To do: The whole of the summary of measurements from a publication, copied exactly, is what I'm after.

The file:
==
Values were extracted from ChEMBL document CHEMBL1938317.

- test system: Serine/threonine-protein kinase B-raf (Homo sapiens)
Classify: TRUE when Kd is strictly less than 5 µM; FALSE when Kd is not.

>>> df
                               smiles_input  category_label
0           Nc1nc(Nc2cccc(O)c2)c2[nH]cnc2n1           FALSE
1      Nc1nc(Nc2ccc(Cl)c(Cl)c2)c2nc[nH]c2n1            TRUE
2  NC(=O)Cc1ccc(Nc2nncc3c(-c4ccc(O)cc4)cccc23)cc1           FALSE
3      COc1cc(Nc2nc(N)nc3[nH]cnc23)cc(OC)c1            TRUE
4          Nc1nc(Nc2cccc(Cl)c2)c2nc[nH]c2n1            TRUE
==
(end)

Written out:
Values were extracted from ChEMBL document CHEMBL1938317.

- test system: Serine/threonine-protein kinase B-raf (Homo sapiens)
Classify: TRUE when Kd is strictly less than 5 µM; FALSE when Kd is not.

>>> df
                               smiles_input  category_label
0           Nc1nc(Nc2cccc(O)c2)c2[nH]cnc2n1           FALSE
1      Nc1nc(Nc2ccc(Cl)c(Cl)c2)c2nc[nH]c2n1            TRUE
2  NC(=O)Cc1ccc(Nc2nncc3c(-c4ccc(O)cc4)cccc23)cc1           FALSE
3      COc1cc(Nc2nc(N)nc3[nH]cnc23)cc(OC)c1            TRUE
4          Nc1nc(Nc2cccc(Cl)c2)c2nc[nH]c2n1            TRUE